I've been a regular Forum Highlights reader for several years and finally decided to join TIGHAR because I've enjoyed the forum's (and Ric's) good humor, historiographic standards and even modesty, and because you need the money for the next expedition.

In my view, Betty's notebook does not contain any unambiguous occult references ("occult" in the sense of the term used by Ric in his analysis, meaning knowable only by Fred & Amelia at that time) but it does have some tantalizing possibilities, of which "NYC" being a possible "Norwich City" is the most tantalizing.

Here is my question: Is there evidence that a person on Niku in 1937 would be able to SEE THE NAME "Norwich City" either on the shipwreck or on some debris?

Keep up the good work.

Lawrence M. Glazer


From Ric

Excellent question. Here's what we know:

  • Norwich City went aground at Gardner on November 30, 1929.

  • We have a photo of her taken in Vancouver, B.C. the previous April in which it is clear that her name is painted in white letters on the starboard (and we presume also the port) side of her bow. No way to be sure that her name was also on her stern but it certainly should have been there.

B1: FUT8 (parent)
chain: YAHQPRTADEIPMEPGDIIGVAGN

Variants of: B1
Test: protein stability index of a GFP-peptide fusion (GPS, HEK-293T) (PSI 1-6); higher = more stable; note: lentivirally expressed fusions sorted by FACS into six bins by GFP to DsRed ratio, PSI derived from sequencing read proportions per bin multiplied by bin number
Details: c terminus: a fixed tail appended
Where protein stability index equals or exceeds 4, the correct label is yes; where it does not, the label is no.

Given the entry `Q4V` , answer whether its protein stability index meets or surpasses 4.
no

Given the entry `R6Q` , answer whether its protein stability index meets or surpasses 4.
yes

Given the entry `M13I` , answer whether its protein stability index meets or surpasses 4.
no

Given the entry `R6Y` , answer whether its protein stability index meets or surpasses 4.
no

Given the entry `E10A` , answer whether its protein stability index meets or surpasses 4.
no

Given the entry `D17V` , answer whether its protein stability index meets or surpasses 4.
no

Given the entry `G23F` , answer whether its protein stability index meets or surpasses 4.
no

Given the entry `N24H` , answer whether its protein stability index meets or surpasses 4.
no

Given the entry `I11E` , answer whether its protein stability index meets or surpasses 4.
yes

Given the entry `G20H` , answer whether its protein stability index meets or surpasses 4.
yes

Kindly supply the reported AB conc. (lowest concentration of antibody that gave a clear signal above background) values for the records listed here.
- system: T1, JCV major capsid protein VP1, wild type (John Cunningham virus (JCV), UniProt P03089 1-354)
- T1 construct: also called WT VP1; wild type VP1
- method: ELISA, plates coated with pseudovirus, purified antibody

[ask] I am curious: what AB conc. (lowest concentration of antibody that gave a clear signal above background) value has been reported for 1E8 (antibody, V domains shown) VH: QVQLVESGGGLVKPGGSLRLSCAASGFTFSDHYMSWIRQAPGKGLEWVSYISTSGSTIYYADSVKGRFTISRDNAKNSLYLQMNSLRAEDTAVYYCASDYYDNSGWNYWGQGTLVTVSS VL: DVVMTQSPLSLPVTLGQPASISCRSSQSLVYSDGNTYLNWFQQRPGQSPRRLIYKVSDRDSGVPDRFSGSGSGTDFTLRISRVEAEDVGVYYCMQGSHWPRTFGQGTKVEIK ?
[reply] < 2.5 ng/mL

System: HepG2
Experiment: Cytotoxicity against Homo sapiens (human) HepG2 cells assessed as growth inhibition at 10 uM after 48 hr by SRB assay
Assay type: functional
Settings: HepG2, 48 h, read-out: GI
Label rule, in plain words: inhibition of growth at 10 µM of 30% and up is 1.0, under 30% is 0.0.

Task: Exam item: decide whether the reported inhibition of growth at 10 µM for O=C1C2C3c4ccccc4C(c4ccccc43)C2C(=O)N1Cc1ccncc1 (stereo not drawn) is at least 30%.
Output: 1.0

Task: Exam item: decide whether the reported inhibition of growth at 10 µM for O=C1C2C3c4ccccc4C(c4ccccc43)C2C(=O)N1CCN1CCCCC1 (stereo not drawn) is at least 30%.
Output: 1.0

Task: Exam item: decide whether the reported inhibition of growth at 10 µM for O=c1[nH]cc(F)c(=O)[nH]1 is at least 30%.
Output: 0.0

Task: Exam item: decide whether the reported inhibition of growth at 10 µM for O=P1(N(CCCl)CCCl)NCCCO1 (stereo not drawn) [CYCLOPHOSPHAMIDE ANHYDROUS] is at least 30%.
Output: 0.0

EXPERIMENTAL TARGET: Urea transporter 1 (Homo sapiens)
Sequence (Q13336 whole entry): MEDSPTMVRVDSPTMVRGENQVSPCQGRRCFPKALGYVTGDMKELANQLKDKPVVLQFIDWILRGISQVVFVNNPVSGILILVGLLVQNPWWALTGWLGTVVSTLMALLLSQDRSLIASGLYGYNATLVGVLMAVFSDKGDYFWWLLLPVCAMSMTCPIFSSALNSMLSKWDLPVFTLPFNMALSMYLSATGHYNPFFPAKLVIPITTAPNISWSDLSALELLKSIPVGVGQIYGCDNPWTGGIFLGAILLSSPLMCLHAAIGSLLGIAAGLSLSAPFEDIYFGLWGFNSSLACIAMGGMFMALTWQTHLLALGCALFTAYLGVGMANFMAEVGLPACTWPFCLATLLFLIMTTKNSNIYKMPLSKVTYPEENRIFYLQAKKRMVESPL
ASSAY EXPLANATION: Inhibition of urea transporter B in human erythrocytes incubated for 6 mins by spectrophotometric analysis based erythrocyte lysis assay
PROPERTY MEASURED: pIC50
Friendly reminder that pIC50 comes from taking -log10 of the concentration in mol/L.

• The earliest photos we have her aground on the reef were taken by Eric Bevington in October 1937 when he and Harry Maude visited the island with 19 Gilbertese delegates to evaluate Gardner for future colonization. Her back is broken and her stern is underwater, so any name on her stern is not an issue anyway. None of Bevington's photos show the bow from close enough to tell whether the name was still there and legible. In his diary, Bevington does not refer to the ship by name but only as "a cargo steamer", however, in Harry Maude's official report of the visit (dated 19 November 1937) he refers to the ship as the Norwich City.

  • Apparently the ship's name was not mentioned in Sailing Directions available in 1937, nor was there even mention of it's presence on the reef, because the USS Colorado's pilots were not expecting to see it, nor were Maude and Bevington three months later. When the captain of the Colorado submitted updated Sailing Directions information about Gardner to the Hydrographic Office in August 1937, he treated the presence of the steamer as new information and made no mention of its name.

  • The official report of the New Zealand Pacific Aviation Survey Expedition of late 1938/early 1939 reports the name of the ship as "City of Norwich" but the maps produced as a result of that survey correctly show the wreck as "Norwich City." We have several photos taken during that expedition which show the bow of the ship. No name is discernible but the resolution of the photos is not that great either. It may be that by then, nine years after the ship went aground, the elements had made the name very hard to see.